This post imported from StackExchange Physics at 2014-04-04 16:18 (UCT), posted by SE-user Tim van Beek
I think the key point is the "(approximately)" in your "(approximately) local observable"; most accounts of this will probably invoke some thought experiment showing that if you try to define precisely local operators you begin to create black holes, so things that are local in QFT are necessarily "fuzzy" at distances of order the Planck length in the presence of gravity. But, obviously, GR describes what happens if an apple falls to the ground, and to any reasonable standard of precision I could care about this is a local question.

This post imported from StackExchange Physics at 2014-04-04 16:18 (UCT), posted by SE-user Matt Reece
I think what confuses me about this business is the whole idea that diffeomorphisms are the same as gauge-degrees of freedom - classical GR is 'covariant' under diffeomorphisms, meaning that representations of physical objects (observables) will transform appropiately - On the other hand, gauge-invariance is just flat out unmeasurable by definition; all the quantities (like the A vector potential in EM) that are 'covariant' under U(1) are actually not observable! ... Because of this i have a bad time believing this conclusion that gravity theories cannot have local observables

This post imported from StackExchange Physics at 2014-04-04 16:18 (UCT), posted by SE-user lurscher
A gauge transformation doesn't change the represenation of the system, it changes the representation of a state of the system. E.g., in QM, the Hamiltonian of the h.o. doesn't change when you multiple the wave function by a phase factor, it is the wave function which changes, and of course still represents the same state. Now in GR, a state of the system is represented by the metric tensor and the stress-energy tensor. A diffeomorphism on the manifold $M$ actually changes the state. Both in QM and EM, gauge transformations act on the fibre over a point in $M$ and are the identity on $M$.

This post imported from StackExchange Physics at 2014-04-04 16:18 (UCT), posted by SE-user joseph f. johnson
Very interesting question, I just got pointed to it because I asked a (to me not so obviously first) similar thing! @MattReece and others, maybe you are interested in this too ...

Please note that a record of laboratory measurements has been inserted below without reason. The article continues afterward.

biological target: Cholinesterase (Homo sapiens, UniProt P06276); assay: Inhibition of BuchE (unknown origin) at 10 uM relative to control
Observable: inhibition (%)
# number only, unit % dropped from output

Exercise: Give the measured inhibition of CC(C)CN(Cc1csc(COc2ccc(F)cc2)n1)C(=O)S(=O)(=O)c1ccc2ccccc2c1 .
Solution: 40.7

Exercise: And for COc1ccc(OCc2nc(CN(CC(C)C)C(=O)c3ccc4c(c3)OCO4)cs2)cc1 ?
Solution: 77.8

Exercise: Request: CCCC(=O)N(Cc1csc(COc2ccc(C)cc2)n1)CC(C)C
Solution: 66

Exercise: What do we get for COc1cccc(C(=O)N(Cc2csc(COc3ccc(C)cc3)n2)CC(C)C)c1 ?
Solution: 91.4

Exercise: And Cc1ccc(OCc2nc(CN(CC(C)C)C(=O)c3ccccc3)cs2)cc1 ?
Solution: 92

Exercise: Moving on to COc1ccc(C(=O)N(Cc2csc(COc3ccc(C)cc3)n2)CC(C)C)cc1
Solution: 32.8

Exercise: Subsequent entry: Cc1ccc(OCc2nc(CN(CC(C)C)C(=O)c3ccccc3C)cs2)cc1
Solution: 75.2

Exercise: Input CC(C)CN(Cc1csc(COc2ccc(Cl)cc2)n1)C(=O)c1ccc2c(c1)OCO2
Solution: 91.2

This post imported from StackExchange Physics at 2014-04-04 16:18 (UCT), posted by SE-user Dilaton

1 Answer

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At the level of representation theory, the diffeomorphism group in general relativity and its extensions plays the very same role as Yang-Mills symmetries in gauge theories. In both cases, one may define the action of the symmetry on the operators.

In both cases, only the gauge-invariant states - singlets - are allowed in the physical spectrum. That's why the representation theory of the gauge group plays no role at the level of the Hilbert space - only the singlets are relevant. That's why the "gauge symmetries" always just reduce the number of independent degrees of freedom and many people prefer to call them "gauge redundancies" rather than "gauge symmetries".

In both cases, the latter condition of gauge invariance ("physical states are singlets") must totally hold for transformations that converge to the identity at infinity. In both cases, there are subtleties for transformations that change the asymptotic region (fields at spatial infinity). In both cases, the gauge invariance of the physical states arises as the quantum version of the Gauss's law - the subset of Maxwell's or Einstein's equations that don't contain any time derivatives and may therefore be considered constraints on the initial state rather than evolution equations: it's the $\mbox{div} D=\rho$ equation in the case of electromagnetism. The corresponding operator $(\mbox{div} D-\rho)$ has to annihilate the physical states $|\psi \rangle$ in the quantum theory (which is non-trivial if the quantum theory is formulated in terms of the redundant fields, the gauge potentials). A total analogy exists for Einstein's equations (extrinsic curvature on the slice enters the constraint).